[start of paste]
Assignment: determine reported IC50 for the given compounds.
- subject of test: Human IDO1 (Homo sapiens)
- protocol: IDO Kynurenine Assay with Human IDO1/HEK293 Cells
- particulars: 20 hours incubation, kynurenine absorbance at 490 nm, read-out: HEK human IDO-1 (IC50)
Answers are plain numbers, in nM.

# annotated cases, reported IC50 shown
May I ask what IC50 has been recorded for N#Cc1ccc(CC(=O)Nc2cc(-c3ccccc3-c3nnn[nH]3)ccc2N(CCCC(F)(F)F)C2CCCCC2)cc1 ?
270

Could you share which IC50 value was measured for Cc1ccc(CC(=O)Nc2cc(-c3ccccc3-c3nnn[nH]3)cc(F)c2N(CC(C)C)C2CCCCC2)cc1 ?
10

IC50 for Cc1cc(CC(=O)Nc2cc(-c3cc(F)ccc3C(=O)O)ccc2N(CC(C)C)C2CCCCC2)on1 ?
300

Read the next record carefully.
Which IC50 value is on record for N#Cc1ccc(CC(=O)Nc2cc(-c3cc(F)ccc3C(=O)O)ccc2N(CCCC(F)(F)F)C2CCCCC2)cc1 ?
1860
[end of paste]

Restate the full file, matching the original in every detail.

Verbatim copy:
Assignment: determine reported IC50 for the given compounds.
- subject of test: Human IDO1 (Homo sapiens)
- protocol: IDO Kynurenine Assay with Human IDO1/HEK293 Cells
- particulars: 20 hours incubation, kynurenine absorbance at 490 nm, read-out: HEK human IDO-1 (IC50)
Answers are plain numbers, in nM.

# annotated cases, reported IC50 shown
May I ask what IC50 has been recorded for N#Cc1ccc(CC(=O)Nc2cc(-c3ccccc3-c3nnn[nH]3)ccc2N(CCCC(F)(F)F)C2CCCCC2)cc1 ?
270

Could you share which IC50 value was measured for Cc1ccc(CC(=O)Nc2cc(-c3ccccc3-c3nnn[nH]3)cc(F)c2N(CC(C)C)C2CCCCC2)cc1 ?
10

IC50 for Cc1cc(CC(=O)Nc2cc(-c3cc(F)ccc3C(=O)O)ccc2N(CC(C)C)C2CCCCC2)on1 ?
300

Read the next record carefully.
Which IC50 value is on record for N#Cc1ccc(CC(=O)Nc2cc(-c3cc(F)ccc3C(=O)O)ccc2N(CCCC(F)(F)F)C2CCCCC2)cc1 ?
1860